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"Ill take a caf latte," the man said pleasantly to the woman behind the
counter. "Did I cut in front of you? Oh, please forgive me. Maam, take her
order first. So very sorry."
And I knew he was. He was polite, had a kind face, a sincere smile and a
gift for making me believe that he truly regretted placing his order before
mine. In short, he was Mr. Nice Guy.
I struck up a conversation.
I told him to go ahead and get his latte, that I had a big order to fill. My
Sunday school class was serving Starbucks, and Glenn and I had two coffeepots
to fillone with decaf, the other with high test. I nodded toward my fellow
classmate, as Mr. Nice Guy smiled and extended his hand. He had a
warm handshake to match his engaging personality.
Within five minutes I learned that Mr. Nice Guy and his brother owned a
small networking business, hed been married for 19 years to "the love of my
life," his former job required too much travel and time away from the family,
he volunteered in a literacy program, and he thought a good education was the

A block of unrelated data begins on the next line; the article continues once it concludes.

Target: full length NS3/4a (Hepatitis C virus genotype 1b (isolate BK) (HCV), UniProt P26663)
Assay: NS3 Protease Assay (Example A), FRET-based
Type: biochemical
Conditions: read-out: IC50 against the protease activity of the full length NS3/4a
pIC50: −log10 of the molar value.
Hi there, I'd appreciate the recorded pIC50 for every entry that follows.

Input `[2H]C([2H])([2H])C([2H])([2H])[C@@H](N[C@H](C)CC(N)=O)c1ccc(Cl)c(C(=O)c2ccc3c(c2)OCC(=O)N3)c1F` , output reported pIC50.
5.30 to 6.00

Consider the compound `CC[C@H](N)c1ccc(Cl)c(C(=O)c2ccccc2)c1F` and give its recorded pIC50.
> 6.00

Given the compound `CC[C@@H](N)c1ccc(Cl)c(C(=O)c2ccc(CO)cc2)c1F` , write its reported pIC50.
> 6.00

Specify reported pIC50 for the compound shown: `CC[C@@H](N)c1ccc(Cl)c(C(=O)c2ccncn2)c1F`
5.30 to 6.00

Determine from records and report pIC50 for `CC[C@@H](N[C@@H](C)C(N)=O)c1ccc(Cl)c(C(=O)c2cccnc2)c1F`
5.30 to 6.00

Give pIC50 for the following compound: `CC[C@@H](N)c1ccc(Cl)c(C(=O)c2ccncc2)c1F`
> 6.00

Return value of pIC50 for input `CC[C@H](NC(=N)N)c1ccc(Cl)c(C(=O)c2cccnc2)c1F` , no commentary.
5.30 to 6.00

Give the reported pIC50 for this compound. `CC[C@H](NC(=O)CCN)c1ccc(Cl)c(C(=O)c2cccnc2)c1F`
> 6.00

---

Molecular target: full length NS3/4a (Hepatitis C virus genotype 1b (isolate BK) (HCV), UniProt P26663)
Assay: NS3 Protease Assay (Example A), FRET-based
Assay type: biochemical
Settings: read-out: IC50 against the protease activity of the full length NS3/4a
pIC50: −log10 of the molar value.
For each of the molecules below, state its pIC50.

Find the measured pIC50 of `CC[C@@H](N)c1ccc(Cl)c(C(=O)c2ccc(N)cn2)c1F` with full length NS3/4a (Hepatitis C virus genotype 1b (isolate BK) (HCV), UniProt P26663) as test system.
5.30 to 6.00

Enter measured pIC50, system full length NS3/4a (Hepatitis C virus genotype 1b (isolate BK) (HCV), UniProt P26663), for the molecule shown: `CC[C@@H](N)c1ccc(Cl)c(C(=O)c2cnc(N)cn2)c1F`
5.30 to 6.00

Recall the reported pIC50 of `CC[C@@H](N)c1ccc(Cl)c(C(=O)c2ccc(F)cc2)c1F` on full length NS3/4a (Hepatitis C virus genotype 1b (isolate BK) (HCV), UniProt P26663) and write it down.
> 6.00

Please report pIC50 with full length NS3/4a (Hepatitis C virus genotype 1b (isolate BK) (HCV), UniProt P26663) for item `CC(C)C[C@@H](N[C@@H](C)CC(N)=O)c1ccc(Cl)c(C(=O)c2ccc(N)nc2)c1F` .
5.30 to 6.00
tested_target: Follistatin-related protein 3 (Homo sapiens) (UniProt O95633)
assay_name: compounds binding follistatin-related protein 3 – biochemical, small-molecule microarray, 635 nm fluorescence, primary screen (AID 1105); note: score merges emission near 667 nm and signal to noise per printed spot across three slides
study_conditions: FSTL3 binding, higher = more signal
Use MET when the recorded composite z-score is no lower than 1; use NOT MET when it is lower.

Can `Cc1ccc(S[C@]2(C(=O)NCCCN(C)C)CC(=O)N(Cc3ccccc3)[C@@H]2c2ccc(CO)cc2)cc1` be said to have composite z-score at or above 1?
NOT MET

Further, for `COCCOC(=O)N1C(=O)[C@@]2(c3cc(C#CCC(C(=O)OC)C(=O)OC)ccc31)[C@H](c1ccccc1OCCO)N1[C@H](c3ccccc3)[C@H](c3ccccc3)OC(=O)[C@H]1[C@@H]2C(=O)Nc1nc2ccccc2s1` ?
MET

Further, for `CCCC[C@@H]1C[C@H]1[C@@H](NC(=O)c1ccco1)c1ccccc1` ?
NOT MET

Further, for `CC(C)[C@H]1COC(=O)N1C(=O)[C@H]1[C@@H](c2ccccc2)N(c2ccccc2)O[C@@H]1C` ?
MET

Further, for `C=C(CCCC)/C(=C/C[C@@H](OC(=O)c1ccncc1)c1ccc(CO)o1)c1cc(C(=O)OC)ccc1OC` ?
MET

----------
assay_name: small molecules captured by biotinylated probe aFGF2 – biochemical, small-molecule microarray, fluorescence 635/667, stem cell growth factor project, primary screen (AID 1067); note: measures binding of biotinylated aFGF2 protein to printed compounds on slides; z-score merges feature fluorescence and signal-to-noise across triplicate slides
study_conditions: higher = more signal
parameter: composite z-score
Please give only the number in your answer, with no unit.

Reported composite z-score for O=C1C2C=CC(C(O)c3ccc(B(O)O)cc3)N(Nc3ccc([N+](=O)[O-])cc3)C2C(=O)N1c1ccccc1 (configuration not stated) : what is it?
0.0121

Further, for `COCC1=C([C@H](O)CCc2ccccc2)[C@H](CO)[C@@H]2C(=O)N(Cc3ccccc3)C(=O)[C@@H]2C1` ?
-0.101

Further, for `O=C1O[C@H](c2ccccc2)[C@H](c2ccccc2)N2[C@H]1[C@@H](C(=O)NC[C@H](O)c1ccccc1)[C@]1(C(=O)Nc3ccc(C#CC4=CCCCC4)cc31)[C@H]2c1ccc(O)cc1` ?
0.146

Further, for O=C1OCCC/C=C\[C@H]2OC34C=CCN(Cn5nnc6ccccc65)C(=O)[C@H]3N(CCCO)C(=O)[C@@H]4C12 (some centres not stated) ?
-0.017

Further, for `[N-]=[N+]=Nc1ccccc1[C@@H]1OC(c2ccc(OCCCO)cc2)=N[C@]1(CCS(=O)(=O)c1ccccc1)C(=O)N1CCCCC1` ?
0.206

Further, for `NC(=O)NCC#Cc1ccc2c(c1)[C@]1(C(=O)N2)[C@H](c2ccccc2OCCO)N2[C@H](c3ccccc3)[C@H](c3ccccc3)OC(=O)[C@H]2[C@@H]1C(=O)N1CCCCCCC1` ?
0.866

best legacy he could pass along to his three children.
"Nothing is more important than instilling in my kids a sense of learning."
He patted his thick Sunday paper and told me he read the book reviews
Nice Guys are so easy to talk to, I mused as I heard enough
snippets of his life to realize that churchand, more important, Christwere not
part of the picture.
He indicated the two huge coffeepots and inquired about me.
Glenn was ready to load the car, so I excused myself with a quick
explanation of where I was headed. Mr. Nice Guy appeared amused by the prospect
that my adult Sunday school class provides Starbucks coffee.
"Sounds like a happening place," he said.
"Who was that guy?" asked Glenn, as he arranged the full pots into a box in
"Said he spends every Sunday morning at Starbucks with coffee and the
newspaper. Then he goes home and cooks brunch for the family," I replied,
launching into a discussion about the "people group" that most interests me as
an on mission Christian. Its that large population like Mr. Nice Guy
and perhaps the other folks who were at Starbucks that Sunday morning. They are
really, really nice peoplegood people, in factfolks with high values, a sunny
outlook, a productive life. They raise fine children, are model citizens and
make a positive contribution to society. Yet they dont know Christ, never read